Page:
Hunminjeongeum Haerye

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Hunminjeongeum Haerye
Hunminjeongeum Haerye uses right-to-left vertical writing. Here it explains the shapes of the basic consonants.
Korean name
훈민정음 해례
Revised RomanizationHunminjeong(-)eum Haerye
McCune–ReischauerHunminjŏngŭm Haerye

Hunminjeongeum Haerye (Hanja: 訓民正音解例; literally: "Explanations and Examples of the Correct/Proper Sounds for the Instruction of the People"), or simply Haerye, is a commentary on the Hunminjeongeum, the original promulgation of the Korean script Hangul. It was first published in 1446.[1] The Hunminjeongeum Haeryebon (訓民正音解例本) is the printed edition—bon (本) means "book" or "edition".

It was written by scholars from the Jiphyeonjeon (Hall of Worthies), commissioned by King Sejong the Great. In addition to an introduction by Sejong (excerpted from the beginning of Hunminjeongeum) and a colophon by the scholar Jeong Inji (鄭麟趾), it contains the following chapters:

  1. "An Explanation of the Design of the Letters" (制字解)
  2. "An Explanation of the Initials" (初聲解)
  3. "An Explanation of the Medials" (中聲解)
  4. "An Explanation of the Finals" (終聲解)
  5. "An Explanation of the Combination of the Letters" (合字解)
  6. "Examples of the Uses of the Letters" (用字例)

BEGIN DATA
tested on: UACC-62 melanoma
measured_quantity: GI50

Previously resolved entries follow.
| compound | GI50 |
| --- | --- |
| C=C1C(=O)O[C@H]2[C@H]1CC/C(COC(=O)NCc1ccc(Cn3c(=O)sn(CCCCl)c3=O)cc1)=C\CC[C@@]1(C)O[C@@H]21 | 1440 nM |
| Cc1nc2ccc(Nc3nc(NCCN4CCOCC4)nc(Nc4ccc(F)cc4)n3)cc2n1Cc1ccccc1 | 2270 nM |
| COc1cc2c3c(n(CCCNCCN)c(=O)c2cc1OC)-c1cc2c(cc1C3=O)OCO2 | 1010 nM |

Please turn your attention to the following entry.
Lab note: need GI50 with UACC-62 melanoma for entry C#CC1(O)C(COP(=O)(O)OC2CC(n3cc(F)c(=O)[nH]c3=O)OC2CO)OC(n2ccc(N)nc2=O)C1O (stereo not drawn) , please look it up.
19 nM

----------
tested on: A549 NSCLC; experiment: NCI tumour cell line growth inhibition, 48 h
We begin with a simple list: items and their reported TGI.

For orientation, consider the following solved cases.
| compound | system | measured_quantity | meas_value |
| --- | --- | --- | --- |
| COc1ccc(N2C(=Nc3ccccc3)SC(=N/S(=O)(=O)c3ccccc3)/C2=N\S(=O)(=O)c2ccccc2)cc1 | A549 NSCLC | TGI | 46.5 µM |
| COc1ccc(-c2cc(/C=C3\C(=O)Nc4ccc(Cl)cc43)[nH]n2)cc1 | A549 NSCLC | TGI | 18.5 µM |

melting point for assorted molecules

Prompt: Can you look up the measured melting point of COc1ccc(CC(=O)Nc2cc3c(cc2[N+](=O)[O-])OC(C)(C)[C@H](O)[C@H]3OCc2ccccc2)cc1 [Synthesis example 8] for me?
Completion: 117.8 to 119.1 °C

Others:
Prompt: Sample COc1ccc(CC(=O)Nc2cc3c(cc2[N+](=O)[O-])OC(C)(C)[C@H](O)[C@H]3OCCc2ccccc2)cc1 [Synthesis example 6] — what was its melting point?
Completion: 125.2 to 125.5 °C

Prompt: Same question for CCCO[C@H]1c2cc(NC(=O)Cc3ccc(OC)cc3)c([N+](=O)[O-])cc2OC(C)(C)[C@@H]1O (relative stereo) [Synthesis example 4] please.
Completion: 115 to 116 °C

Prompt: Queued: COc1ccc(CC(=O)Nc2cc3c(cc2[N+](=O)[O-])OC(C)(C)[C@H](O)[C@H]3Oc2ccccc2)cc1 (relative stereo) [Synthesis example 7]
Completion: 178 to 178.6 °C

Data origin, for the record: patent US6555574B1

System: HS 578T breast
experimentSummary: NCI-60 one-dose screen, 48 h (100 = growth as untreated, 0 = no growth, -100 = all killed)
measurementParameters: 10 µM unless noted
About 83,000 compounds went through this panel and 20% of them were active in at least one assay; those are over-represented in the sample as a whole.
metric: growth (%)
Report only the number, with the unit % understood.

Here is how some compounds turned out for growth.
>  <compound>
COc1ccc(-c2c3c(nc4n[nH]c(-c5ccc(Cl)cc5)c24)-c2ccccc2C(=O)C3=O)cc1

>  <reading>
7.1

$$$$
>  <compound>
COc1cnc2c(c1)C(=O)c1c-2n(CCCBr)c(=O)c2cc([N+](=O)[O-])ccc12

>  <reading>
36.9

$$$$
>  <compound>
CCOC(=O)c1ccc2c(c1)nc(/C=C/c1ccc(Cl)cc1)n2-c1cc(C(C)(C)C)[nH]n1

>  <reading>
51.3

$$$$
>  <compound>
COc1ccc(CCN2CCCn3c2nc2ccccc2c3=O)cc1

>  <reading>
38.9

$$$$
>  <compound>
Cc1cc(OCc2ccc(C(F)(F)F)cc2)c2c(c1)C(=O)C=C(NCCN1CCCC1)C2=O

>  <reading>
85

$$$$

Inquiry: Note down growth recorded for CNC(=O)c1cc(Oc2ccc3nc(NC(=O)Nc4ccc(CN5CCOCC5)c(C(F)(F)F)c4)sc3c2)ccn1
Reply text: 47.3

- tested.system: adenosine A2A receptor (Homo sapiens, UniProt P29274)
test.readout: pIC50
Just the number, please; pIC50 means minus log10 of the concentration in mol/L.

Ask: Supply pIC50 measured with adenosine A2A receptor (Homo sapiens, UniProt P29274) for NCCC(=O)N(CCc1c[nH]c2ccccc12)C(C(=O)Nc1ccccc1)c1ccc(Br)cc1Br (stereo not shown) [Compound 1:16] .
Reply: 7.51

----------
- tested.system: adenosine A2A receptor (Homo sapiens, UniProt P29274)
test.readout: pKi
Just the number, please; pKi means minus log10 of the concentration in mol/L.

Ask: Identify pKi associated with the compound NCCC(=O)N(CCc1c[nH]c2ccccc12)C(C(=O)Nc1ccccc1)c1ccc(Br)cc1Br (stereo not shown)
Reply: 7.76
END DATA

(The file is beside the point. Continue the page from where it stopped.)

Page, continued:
The original publication is 65 pages[2] printed in Hanja with right-to-left vertical writing, as is the case for all the ancient Korean literature in regular script, except where Hangul are mentioned and illustrated.[citation needed] One original copy was made public in 1940 by Jeon Hyeongpil,[2] an antique collector who acquired it from Lee Hangeol (1880–1950), whose family had possessed it for generations.[citation needed]

Another copy was reported to be found in 2008. It included detailed footnotes by scholars at the time.[3]

Now kept in the Gansong Art Museum, it is South Korean National Treasure No. 70 and has been a UNESCO Memory of the World Register since October 1997.[4][2]


  1. ^ "Reprint of 'Hunminjeongeum' Haerye edition". The Korea Times. 2023-10-05. Retrieved 2024-01-13.
  2. ^ a b c Dong-hee, Hwang (2023-10-05). "Seminal texts on Hangeul reproduced right down to hanji pages". The Korea Herald. Retrieved 2024-01-13.
  3. ^ "Court ruling re-sparks tug-of-war over priceless Hangeul handbook". The Korea Times. 2019-07-17. Retrieved 2024-01-13.
  4. ^ "Hunminjeongum Manuscript." UNESCO Registry.

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